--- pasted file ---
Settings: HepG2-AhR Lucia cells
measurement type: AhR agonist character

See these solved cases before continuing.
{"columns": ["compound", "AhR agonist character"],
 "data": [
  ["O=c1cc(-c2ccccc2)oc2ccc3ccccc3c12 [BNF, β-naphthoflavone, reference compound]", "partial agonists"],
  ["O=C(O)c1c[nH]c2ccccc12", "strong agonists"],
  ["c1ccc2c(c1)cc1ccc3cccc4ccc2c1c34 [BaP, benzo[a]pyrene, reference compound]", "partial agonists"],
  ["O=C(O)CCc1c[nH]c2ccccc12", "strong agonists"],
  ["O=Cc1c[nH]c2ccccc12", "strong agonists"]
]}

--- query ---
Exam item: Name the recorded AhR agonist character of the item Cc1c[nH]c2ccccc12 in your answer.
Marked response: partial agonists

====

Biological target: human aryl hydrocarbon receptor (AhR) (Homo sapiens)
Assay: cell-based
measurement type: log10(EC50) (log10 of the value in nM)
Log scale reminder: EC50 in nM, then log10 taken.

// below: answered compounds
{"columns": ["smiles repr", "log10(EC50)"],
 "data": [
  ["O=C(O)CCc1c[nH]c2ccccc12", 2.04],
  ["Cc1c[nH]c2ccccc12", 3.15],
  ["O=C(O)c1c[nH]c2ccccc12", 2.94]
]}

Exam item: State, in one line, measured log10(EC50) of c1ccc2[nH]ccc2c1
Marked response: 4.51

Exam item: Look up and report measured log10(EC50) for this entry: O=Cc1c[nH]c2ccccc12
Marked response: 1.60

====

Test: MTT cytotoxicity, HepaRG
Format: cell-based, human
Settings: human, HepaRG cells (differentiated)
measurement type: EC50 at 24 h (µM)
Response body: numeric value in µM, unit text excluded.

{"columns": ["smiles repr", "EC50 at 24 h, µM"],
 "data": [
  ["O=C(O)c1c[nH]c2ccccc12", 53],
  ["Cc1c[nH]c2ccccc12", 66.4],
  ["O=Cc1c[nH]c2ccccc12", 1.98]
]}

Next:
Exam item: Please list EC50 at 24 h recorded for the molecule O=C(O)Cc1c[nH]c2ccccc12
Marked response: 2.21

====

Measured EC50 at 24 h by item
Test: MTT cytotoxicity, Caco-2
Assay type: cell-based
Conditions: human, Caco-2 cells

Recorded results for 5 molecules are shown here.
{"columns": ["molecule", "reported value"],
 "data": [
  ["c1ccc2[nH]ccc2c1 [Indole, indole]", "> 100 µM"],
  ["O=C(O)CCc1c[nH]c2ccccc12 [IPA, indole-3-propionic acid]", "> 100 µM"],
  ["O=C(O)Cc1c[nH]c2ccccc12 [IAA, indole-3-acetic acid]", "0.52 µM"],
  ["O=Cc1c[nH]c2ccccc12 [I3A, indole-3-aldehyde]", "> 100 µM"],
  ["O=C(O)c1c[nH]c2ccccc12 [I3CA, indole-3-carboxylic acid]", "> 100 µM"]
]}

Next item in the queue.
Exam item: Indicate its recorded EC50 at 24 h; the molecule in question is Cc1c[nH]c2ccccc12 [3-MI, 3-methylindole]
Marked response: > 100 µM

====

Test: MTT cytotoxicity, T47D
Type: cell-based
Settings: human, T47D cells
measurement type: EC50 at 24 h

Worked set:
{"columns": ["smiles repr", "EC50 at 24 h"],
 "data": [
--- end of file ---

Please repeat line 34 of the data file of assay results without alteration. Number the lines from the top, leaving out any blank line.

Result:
Settings: human, HepaRG cells (differentiated)